I've enjoyed watching Tiger golf over the years. I'm not huge into golf, but I'm much more likely to watch while he's in the hunt. I guess that's why I am mildly interested in the recent kerfuffle over his accident, and now, apparent marital affairs.
I read his statement. As a pastor, it interests me when public figures use words like, "transgressions" and "sins". Tiger makes the case that while his actions were wrong, they are a private matter between him and his family.
I don't think the media should be intruding here, and should really leave it alone. There's no good purpose in embarrassing him. There's no benefit other than the lurid details will make money for the media who report them.
But I think Tiger is missing something here: Marriage is a public estate. It's a legal arrangement recognized by the government and society. Marital infidelity is not, therefore, entirely a private matter either. It's one thing to get into a fight with your spouse. It's quite another to push the marital nuke button. There is a difference between a private matter and a public scandal.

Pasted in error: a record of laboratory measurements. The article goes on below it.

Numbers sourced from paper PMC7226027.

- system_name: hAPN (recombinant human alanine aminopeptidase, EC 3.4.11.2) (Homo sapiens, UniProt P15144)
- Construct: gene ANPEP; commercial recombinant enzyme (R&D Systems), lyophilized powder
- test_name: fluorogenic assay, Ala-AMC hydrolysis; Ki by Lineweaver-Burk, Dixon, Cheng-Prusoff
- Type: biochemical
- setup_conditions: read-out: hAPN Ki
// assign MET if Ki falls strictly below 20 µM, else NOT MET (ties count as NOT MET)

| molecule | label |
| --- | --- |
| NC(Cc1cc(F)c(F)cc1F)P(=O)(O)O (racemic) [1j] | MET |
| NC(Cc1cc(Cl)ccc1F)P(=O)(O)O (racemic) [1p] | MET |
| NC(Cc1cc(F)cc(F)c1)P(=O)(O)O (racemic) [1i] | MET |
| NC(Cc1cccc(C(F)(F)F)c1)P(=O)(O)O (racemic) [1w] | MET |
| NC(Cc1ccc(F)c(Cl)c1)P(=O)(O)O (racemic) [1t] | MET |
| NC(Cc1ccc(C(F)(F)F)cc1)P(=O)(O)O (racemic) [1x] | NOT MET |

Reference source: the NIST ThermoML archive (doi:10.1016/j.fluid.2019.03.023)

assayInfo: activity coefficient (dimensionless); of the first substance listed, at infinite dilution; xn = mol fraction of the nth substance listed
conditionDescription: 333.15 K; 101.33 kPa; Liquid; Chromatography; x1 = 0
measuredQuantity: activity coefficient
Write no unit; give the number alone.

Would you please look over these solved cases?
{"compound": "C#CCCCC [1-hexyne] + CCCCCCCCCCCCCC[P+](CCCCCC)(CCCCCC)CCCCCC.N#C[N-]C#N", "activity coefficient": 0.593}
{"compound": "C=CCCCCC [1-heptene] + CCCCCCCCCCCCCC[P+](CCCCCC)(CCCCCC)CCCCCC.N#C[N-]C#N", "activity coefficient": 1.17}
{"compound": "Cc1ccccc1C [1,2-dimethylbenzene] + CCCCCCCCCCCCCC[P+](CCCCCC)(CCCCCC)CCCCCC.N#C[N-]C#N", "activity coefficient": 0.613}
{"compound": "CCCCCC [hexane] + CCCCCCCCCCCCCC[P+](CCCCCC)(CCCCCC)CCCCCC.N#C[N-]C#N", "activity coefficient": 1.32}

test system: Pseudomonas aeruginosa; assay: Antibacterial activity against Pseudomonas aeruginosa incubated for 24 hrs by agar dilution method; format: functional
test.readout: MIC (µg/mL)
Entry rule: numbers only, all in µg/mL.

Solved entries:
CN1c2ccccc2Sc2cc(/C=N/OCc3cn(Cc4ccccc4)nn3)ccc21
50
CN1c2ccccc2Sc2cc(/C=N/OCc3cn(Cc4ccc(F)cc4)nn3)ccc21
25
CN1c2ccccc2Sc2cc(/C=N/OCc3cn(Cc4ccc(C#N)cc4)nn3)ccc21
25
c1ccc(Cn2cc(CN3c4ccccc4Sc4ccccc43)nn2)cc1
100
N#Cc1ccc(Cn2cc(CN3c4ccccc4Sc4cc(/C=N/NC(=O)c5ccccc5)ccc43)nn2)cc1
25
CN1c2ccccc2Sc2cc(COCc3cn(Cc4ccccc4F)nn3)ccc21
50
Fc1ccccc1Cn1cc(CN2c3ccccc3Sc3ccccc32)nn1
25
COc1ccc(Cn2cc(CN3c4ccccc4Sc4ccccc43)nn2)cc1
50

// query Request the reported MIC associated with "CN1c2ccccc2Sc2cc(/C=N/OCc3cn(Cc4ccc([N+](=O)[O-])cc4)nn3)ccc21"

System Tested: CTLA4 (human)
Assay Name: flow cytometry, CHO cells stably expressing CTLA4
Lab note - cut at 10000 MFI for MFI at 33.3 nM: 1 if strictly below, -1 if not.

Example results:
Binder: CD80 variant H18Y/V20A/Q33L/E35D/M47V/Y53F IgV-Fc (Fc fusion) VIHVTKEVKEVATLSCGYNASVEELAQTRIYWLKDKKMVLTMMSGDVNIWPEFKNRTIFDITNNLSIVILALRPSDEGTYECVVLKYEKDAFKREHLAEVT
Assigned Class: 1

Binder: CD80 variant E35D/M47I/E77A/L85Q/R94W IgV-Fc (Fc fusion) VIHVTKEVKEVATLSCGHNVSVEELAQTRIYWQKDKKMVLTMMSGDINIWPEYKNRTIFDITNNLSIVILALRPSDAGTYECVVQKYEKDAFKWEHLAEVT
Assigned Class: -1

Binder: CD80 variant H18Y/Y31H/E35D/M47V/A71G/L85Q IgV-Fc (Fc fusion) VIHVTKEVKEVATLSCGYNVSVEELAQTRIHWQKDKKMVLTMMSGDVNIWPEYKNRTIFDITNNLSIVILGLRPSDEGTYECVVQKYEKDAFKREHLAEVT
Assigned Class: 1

His status as a public figure makes these sins all the more damaging. Not only is he embarrassing his family in an exponentially more public forum, but he's also contributing to the ever-declining cultural regard for marriage. People see what other people do, and people see what famous people do even more.
If he means what he says in the statement, then it's good as far as it goes. Obviously, it's not a Christian statement of repentance - it doesn't reference Christ who died for these sins and all sins. I don't know what, if anything, Tiger believes about that.
He wants to avoid a "public confession". I think that would be appropriate and helpful, considering what he's put his wife through.
But his stated intention to do better from now on is more we've seen from many public apologies. Let's just pray for his sake that he finds forgiveness not only from his wife, but from his Lord. Now THAT would be a good public example.